Sonnenfeldt, Helmut

views updated


SONNENFELDT, HELMUT (1926– ), political adviser and scholar. Born in Berlin, Sonnenfeldt fled Nazi Germany with his family, settling in the United States in 1944. He was educated at Johns Hopkins University, earning his bachelor's degree in 1950 and his master's degree in 1951.

Sonnenfeldt joined the U.S. Department of State in 1952, becoming director of the Office of Research on the Soviet Union and Eastern Europe, a position he held until 1969. That year he was appointed as a National Security Council aide on Soviet affairs, working under Henry Kissinger, who was President Richard Nixon's national security adviser. Sonnenfeldt's close relationship with Kissinger, as well as their agreement in foreign policy matters, led to his inclusion in Kissinger's wide-ranging diplomatic ventures, including the early initiatives toward normalization of relations with China and the extensive negotiations leading to the Strategic Arms Limitation Talks.

Following Kissinger's appointment as secretary of state in 1973, Sonnenfeldt returned to the State Department, holding the position of counselor from 1974 to 1977. An expert political analyst, Sonnenfeldt also had a reputation as an anti-Communist. His departure from the department in 1977 was purportedly driven by a misunderstanding over remarks about the Soviet Union.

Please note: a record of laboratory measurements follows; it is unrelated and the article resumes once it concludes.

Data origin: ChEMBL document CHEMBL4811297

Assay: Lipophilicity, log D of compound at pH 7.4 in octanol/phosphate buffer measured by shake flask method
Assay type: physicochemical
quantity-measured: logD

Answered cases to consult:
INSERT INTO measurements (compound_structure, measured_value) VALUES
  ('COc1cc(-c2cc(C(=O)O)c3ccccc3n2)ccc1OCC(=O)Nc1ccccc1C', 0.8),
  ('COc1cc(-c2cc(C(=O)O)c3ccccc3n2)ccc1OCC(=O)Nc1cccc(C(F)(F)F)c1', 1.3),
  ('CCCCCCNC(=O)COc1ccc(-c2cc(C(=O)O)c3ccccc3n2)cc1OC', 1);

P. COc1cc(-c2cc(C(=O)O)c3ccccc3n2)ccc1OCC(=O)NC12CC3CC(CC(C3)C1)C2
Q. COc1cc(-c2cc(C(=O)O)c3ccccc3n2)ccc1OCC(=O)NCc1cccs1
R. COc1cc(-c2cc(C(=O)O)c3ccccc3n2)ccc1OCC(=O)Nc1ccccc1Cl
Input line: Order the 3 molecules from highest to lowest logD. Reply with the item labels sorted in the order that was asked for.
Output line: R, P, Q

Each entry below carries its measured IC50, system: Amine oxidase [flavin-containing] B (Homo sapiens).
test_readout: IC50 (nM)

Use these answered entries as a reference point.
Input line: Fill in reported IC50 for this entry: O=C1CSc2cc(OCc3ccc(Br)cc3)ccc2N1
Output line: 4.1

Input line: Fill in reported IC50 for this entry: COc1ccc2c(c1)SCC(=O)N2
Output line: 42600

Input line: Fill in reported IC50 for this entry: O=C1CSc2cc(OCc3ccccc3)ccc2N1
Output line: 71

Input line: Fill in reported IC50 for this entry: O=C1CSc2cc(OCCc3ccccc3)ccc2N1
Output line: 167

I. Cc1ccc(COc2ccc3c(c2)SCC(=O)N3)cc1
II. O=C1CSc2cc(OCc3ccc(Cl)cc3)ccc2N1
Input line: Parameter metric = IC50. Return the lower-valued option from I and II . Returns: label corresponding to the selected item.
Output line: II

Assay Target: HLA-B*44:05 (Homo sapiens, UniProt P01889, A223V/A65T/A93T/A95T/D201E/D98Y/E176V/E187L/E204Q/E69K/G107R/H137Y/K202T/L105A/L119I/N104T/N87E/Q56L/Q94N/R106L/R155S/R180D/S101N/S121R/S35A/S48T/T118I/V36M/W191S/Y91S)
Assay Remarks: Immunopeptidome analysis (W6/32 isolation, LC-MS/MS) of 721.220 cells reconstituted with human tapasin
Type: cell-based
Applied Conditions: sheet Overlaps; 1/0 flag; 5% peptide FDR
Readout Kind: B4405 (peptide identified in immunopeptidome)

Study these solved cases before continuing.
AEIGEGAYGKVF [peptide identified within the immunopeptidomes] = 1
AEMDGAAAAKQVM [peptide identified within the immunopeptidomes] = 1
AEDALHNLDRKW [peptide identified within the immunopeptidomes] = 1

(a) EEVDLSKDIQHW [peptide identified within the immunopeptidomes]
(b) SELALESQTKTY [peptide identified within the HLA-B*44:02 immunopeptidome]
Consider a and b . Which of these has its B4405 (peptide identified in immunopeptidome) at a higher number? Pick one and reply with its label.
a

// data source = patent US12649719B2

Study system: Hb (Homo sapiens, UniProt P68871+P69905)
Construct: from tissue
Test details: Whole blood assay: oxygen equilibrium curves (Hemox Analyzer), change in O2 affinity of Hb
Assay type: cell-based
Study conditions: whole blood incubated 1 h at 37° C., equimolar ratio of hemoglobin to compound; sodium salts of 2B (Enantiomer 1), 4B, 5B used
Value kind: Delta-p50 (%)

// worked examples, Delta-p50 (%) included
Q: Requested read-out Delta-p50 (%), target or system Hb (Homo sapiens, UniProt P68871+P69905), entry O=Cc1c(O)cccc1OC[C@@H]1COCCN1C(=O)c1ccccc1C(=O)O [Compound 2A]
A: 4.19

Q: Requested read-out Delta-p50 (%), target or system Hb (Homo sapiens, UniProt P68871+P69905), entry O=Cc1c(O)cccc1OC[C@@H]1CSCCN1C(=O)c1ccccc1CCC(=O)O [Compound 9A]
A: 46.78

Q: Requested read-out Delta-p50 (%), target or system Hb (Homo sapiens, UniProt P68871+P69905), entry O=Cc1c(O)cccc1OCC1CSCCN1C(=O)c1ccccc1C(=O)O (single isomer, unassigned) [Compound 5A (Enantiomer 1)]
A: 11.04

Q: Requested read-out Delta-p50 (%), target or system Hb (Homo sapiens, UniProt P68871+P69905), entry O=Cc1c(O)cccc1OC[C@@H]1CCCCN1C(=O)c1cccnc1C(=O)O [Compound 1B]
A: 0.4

Sonnenfeldt continued his career as a consultant and political analyst, writing and lecturing on international issues. He became a visiting scholar at the School of Advanced International Studies at Johns Hopkins University. In 1978 he was named a guest scholar at the Brookings Institution, a position he still held in 2006. In 1988 and 1989 he served as a member of the executive committee of the International Institute of Strategic Studies. He wrote and lectured extensively on Asian-Pacific affairs, national security, U.S.-European relations, and executive and congressional relations. His works include Soviet Politics in the 1980s (1985), Soviet Perspectives on Security (with William Hyland, 1979), and Soviet Style in International Politics (1985). He contributed numerous articles to academic journals.

Sonnenfeldt serves as a trustee of Johns Hopkins University and was a member of the Executive Panel of the Chief of Naval Operations. He was director of the Atlantic Council of the United States and was a member of the advisory council of numerous organizations, including the Balkan Action Committee, the Defense Policy Board Advisory Committee, and the World Affairs Council.

[Dorothy Bauhoff (2nd ed.)]